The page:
Meanwhile, he joined with rappers Ariano and Melee Sage, both of whom are still active in OC's hip-hop scene, in a group called Righteous Vicinity. Though short-lived, the teens hustled hard to open for such huge names as Ice Cube, West Side Connection and Too $hort at venues including the NOS Events Center in San Bernardino. Then came the assault charge, the rape allegation and six-and-a-half years in state prison. When he got out in '06, it was time for Kadillak, who wasn't familiar with the portability of Pro Tools, to find a studio.
He located an office for rent in a nondescript business park in Tustin designed for accountants and third-rate mortgage companies. Kadillak christened it Skyballin Studios, a moniker he'd hatched with a neighborhood friend. With the name came an uncharacteristically holy slogan: "We're Just Tryina [sic] Touch Jesus' Feet One Time."
"I heard that, and it just sounded like the realest shit ever to me," Kadillak says, "because in the end, that's all I'm asking for: just a blessing."
He found an investor in a local businessman who made his money selling weatherproof TVs. But after giving Kadillak the startup money and an advance on a new Escalade in exchange for a percentage of the recording business, the investor backed out, citing a massive gambling debt he'd previously neglected to mention. Suddenly, setting up the new studio became a solo venture, one Kadillak frequently financed with drug money. Despite releasing lots of projects, including his own mixtapes, and saving on rent by living at the studio, he had no choice but to shutter the place in 2008. But the mission and the motto of what he'd started never left his brain.
* * *
It's not exactly a typical place for a local, hip-hop, album-release party, but inside an exotic-car dealership in Costa Mesa, a fleet of rare sports cars, a waft of blunt smoke from outside and the slamming of 808 drum-machine beats bouncing off mirror-covered walls add up to one thing: a rap video in the making.
It's well past sundown on Jan. 18, and this soiree is in honor of South County rapper Epademik's latest release. Shouts and laughter compete with the soundtrack inside the small showroom. Bright fluorescent light reveals packs of local MCs, bleary-eyed hip-hop heads and a smattering of females laughing, drinking and swarming around aluminum catering trays filled with Mexican food. DJs take turns spinning vinyl sets of West Coast gangsta shit. Pretty much everyone in the room knew Kadillak at one time or another; there are some who don't know for sure whether he's locked up but assume he is because he has been gone for a few months at such a pivotal time in his life.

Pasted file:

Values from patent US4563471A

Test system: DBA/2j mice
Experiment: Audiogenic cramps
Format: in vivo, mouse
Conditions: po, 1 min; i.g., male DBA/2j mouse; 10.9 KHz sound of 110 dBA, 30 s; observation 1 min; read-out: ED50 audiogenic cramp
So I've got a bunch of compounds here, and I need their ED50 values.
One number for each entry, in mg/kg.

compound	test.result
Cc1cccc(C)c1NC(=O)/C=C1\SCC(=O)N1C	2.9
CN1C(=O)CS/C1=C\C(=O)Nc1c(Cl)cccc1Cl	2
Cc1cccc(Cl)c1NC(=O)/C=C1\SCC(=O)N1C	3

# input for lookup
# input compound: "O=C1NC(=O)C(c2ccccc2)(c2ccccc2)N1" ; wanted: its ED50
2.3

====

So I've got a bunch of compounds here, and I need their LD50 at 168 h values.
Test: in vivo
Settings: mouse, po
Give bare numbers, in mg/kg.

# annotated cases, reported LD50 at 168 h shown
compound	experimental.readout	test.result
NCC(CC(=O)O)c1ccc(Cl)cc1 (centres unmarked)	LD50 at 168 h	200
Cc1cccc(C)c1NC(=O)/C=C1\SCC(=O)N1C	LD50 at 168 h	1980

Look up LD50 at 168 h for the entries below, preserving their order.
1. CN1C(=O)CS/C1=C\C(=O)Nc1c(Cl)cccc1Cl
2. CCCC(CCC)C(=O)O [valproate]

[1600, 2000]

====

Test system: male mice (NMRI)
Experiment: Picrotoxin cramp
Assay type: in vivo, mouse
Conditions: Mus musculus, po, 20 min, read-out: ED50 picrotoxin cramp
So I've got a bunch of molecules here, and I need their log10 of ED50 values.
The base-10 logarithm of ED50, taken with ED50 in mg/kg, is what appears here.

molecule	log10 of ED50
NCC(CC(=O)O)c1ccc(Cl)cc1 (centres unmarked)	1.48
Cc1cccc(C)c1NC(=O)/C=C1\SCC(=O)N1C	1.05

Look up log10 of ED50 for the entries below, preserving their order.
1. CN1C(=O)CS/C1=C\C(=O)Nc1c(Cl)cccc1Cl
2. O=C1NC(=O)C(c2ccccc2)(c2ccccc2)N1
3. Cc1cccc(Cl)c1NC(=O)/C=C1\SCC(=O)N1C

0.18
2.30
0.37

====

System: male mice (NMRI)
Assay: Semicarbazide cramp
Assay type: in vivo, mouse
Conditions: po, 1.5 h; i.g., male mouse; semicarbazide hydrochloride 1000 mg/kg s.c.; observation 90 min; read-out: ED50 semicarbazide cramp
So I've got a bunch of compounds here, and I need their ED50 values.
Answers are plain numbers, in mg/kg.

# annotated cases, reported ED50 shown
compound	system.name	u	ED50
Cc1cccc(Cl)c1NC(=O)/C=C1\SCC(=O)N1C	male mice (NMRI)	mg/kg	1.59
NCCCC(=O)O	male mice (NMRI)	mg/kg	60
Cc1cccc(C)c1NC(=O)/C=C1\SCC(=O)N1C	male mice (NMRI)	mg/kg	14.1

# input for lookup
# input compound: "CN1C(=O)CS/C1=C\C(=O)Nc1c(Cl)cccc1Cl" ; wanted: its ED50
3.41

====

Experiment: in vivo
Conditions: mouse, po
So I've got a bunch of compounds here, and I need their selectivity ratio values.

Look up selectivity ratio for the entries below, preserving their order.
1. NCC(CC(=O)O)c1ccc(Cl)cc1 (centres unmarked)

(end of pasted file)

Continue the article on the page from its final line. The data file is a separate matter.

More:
One guy in the crowd seems to command his own orbit on the dance floor; he paces in the middle of the room, sipping vodka drinks and checking his cell phone. With a husky, 6-foot build, quiet demeanor and a scar over his left temple, he cuts an imposing figure under the buzzing, fluorescent light. Epademik tells me it's a Compton rapper—43-year-old Don Cizzle, a.k.a. OG Cuicide, a certified "street reputable" who, in addition to knowing pretty much everyone in West Coast rap, is a gang banger-turned-motivational speaker.
The scar over his temple is a reminder of a self-inflicted gunshot wound to the head during a suicide attempt at age 22; the bullet is still lodged in his skull. Cuicide tells me he played mentor to Kadillak after his prison stint and that, recently, he and a business partner teamed up to produce a documentary on Kadillak's cousin Kevin Powell, a parolee from Aliso Viejo who was killed by Santa Ana police after he allegedly stole a vehicle in 2007. When the chase ended, just off the 55 freeway, eight to 15 officers fired as many as 20 shots toward the vehicle.
Cuicide's stoic face turns jovial, with a wide, gapped-tooth grin, and he shakes my hand firmly as I tell him I've been interviewing Kadillak in jail. Until recently, Cuicide hadn't heard his friend was locked up. "He'd always kinda called me his uncle, and recognizing his past, I saw a lot of me in him," he says. "I could see him trying to be better. Whenever we hung out, it wasn't about trying to be Kadillak Kaz, the guy from the streets; he wanted to be Kadillak Kaz the rapper."
The two met at a studio in Bellflower in 2009, which in hindsight appears to be the heyday of Kadillak's career. The rapper had just completed his second album, 2010's The Coldest Winter Ever, an inspired mix of freeway funk and lyrical post-card moments cribbed from his years in the state penitentiary. He'd recently tapped a booming online fan base (in Japan, of all places). More important, after years of hustling and drug dealing, he'd decided to focus exclusively on music. He'd just begun performing a show at the Copa Cabana in Long Beach when Cuicide took him under his wing and recorded with him. In Cuicide, Kadillak had found a mentor, someone who not only had survived gang life, but also had decades of experience in the rap game with credible ties to some of the world's MCs including Snoop Dogg, whom he'd known since he was a punk kid slinging dope on the streets of Long Beach.
As it turns out, Kadillak would have an unexpected chance to make an impression on the Dogg Father himself: Last April, an old high-school friend of Kadillak contacted him on Facebook to talk about his music. What started as a typical chat led to her asking him for a demo she could pass onto her brother-in-law, an A&R rep for a label looking for talented rappers. That label happened to be Doggystyle Records, Snoop Dogg's home, though she didn't tell him that at the time.
A couple of weeks after sending her a few of his tracks, Kadillak got a phone call from his friend's brother-in-law, Torrey, who told him the label was interested in meeting him and hearing more of his stuff. That interest soon turned into an invitation to a party at a tree-covered estate in Hollywood Hills, the home of the owner of Levi's jeans. "At first, I thought Levi's must have been the name of some club. When I rolled up, I don't think I put two and two together right away," Kadillak recalls. "But when I figured out where I was and who I would be meeting, I was just shocked."